Resins are thick hydrocarbon liquids exuded by many members of the plant kingdom including a large number of the world’s tree species. Resins from different tree species vary in form and chemical structure enabling people to harness them for an equally varied number of uses.
Common uses for resins include varnishes, adhesives or, for some of the particularly aromatic resins, incenses.
The mastic tree, Pistacia lentiscus, from Greece, may produce the most versatile resin of all. Throughout history it has been used to produce the world’s first chewing gum, part of a holy oil used by the Orthodox Church and a protective layer for film negatives.
Trees vary in their ability to withstand resin extraction and excessive cutting often leads to infection or death of the trees. Sensitive extraction methods, and effective management, can however allow resin tappers and traders to benefit from sustainable resin extraction.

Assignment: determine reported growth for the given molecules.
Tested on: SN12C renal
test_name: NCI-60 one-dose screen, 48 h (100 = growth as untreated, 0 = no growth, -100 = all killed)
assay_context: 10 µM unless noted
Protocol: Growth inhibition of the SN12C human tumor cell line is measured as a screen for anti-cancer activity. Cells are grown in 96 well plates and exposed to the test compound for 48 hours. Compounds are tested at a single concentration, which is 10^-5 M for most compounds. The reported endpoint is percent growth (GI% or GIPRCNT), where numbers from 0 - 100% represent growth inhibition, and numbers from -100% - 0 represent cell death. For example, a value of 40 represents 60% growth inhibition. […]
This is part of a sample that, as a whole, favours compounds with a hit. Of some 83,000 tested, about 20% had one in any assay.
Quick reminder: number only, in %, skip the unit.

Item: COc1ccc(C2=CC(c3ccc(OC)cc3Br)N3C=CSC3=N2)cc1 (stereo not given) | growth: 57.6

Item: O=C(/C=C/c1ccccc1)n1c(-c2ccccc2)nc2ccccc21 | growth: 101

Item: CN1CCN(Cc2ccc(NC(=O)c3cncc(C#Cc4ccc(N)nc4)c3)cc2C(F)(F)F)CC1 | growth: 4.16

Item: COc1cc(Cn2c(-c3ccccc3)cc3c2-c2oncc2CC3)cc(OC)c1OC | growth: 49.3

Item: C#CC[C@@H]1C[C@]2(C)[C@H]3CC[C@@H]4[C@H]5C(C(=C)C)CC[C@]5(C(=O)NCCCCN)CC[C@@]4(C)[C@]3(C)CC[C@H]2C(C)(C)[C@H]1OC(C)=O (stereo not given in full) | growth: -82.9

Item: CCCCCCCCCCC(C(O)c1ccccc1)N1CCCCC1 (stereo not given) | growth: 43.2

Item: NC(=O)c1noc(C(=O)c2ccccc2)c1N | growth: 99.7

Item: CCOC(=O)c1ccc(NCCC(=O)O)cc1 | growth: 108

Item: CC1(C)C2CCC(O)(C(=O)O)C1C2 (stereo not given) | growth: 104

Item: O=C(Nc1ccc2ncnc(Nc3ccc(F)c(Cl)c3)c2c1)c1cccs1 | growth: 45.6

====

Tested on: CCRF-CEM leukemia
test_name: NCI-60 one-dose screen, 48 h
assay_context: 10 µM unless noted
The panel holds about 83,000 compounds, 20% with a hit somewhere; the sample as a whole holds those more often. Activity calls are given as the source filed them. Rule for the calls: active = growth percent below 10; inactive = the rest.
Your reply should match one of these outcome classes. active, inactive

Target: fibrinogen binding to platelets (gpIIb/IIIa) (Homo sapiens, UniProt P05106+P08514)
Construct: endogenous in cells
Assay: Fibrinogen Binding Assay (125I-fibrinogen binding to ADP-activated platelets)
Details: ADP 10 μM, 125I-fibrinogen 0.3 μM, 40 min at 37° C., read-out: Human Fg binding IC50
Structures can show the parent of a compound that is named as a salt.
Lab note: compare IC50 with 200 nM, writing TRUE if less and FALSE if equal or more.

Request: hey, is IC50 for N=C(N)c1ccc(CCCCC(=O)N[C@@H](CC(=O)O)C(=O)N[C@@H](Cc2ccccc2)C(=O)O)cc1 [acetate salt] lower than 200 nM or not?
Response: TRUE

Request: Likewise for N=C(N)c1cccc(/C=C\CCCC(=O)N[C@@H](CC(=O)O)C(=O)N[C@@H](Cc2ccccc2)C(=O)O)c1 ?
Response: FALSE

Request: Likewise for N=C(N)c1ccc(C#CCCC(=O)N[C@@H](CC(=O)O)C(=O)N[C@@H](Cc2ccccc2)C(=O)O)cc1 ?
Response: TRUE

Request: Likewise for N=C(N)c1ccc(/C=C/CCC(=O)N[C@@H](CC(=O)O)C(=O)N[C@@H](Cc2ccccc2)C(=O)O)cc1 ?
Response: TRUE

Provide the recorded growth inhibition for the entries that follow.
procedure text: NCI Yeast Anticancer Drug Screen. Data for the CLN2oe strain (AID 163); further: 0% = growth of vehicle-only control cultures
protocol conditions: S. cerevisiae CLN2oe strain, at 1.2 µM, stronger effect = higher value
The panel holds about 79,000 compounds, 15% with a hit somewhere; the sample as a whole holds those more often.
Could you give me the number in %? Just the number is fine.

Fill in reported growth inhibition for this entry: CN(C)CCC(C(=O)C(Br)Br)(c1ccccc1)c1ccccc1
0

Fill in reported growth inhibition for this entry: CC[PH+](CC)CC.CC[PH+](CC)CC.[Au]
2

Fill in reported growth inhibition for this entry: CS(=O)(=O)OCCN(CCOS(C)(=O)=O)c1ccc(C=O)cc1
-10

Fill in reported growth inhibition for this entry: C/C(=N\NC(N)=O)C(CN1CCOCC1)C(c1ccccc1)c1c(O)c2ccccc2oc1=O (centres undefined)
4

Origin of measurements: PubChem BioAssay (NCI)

Below we highlight just a few of the many valuable resin producing species facing threats in their native habitat.
Found mainly on the island of Saint Lucia, this tree produces a fragrant resin used by churches throughout the Eastern Caribbean. Harmful tapping methods have decimated the lansan population although new research on optimal tapping methods carried out by the Saint Lucia Forestry Department offers hope for the species.
Application of a sulphuric acid, during tapping, reduces damage to the tree whilst increasing resin yield – offering a potential win-win solution for conservation and livelihoods.
This family of giant trees dominate the forests of Southeast Asia. All dipterocarps produce resins, including a specific group of resins known as dammars. Dammars are used in many products including boat varnish, medicine and incense. From Indonesia alone, between 2000 – 7000 tonnes of dammar are exported worth US $1.6 million.
Unfortunately over 350 trees from the Dipterocarpaceae family are threatened with extinction, as a result of logging and habitat loss, jeopardising the future of these trees and their unique resins.
Agarwood trees,(from the genera Aquilaria and Gonystylus) produce a highly valuable resin used to develop oil as well as finished products such as perfumes, incense and medicines.
A litre of agarwood oil can be sold for over $US10,000 and the huge demand for its resin has led to populations of eight Aquilaria and 15 Gonystylus species declining to a point at which they are categorized as threatened by the IUCN Red List.